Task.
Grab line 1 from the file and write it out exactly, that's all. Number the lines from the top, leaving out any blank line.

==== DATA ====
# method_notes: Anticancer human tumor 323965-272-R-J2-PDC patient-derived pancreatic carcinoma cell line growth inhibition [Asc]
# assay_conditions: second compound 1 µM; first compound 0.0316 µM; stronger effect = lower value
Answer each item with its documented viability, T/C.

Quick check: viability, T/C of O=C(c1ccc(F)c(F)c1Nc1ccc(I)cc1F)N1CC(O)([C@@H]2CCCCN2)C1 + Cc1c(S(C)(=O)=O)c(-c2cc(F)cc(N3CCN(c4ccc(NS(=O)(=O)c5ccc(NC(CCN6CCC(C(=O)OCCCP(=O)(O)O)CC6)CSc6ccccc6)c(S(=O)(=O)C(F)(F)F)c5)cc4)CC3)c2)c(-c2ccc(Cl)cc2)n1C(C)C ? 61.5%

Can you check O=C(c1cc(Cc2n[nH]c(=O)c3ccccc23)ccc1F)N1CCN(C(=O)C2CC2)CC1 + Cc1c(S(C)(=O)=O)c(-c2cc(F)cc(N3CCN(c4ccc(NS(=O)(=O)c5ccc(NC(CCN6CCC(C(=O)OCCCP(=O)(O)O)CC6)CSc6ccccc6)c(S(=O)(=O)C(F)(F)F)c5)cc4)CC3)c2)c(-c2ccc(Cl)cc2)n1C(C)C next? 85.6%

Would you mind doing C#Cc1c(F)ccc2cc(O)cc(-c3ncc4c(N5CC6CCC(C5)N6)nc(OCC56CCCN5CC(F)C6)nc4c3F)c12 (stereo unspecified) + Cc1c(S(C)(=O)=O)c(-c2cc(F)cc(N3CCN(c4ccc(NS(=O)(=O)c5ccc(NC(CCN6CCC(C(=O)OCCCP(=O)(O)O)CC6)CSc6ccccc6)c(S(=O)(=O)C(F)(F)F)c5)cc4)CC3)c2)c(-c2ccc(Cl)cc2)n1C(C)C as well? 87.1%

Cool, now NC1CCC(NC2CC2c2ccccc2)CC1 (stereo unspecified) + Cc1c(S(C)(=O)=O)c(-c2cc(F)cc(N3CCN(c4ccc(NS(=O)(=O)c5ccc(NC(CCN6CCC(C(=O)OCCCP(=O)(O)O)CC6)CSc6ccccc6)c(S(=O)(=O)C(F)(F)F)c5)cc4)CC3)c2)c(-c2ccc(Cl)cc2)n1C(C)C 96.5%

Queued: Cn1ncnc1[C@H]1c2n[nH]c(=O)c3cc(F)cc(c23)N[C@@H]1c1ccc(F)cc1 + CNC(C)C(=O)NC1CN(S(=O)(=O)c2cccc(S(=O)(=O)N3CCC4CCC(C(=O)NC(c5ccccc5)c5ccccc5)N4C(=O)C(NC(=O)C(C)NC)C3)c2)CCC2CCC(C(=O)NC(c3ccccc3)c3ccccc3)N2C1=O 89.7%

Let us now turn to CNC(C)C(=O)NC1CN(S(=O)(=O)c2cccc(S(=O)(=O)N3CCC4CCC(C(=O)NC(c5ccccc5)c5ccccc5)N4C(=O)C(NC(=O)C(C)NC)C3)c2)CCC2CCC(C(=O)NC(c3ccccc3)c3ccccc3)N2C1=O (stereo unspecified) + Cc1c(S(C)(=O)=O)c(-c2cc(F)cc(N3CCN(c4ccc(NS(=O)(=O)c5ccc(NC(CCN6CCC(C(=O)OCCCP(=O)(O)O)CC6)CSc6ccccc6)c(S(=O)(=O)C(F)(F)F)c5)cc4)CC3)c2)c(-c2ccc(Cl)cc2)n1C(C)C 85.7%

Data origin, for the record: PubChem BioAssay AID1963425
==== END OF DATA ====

# method_notes: Anticancer human tumor 323965-272-R-J2-PDC patient-derived pancreatic carcinoma cell line growth inhibition [Asc]